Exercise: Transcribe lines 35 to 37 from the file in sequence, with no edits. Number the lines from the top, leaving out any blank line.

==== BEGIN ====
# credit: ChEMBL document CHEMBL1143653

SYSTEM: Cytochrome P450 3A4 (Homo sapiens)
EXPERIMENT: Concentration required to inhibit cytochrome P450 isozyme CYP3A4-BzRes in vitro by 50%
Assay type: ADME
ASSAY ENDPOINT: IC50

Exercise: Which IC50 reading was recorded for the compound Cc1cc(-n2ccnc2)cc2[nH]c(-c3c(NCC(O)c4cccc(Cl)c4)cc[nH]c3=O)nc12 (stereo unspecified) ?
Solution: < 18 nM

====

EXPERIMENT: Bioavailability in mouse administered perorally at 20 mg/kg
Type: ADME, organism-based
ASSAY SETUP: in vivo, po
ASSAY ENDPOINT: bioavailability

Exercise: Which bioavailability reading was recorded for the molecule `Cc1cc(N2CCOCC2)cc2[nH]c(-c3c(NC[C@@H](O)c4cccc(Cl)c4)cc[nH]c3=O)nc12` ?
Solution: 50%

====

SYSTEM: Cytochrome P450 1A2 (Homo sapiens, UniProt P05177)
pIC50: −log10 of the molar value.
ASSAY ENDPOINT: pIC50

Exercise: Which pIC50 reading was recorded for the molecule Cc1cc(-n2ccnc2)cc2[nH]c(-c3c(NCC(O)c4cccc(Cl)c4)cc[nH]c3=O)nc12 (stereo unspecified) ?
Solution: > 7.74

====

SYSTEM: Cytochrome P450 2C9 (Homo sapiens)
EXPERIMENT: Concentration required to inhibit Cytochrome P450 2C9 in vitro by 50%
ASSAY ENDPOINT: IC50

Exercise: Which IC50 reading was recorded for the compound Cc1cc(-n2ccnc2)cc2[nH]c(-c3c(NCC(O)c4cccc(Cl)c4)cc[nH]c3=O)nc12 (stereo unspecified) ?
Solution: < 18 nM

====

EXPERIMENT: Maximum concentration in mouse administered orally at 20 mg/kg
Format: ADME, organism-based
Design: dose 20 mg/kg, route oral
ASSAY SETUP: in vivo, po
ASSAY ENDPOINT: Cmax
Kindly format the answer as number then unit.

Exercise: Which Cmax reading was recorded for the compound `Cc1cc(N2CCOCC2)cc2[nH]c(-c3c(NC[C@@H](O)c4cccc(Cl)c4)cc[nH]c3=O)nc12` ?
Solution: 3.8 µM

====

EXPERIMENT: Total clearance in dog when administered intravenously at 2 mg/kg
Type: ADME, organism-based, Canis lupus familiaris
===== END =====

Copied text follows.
Solution: 3.8 µM

====

EXPERIMENT: Total clearance in dog when administered intravenously at 2 mg/kg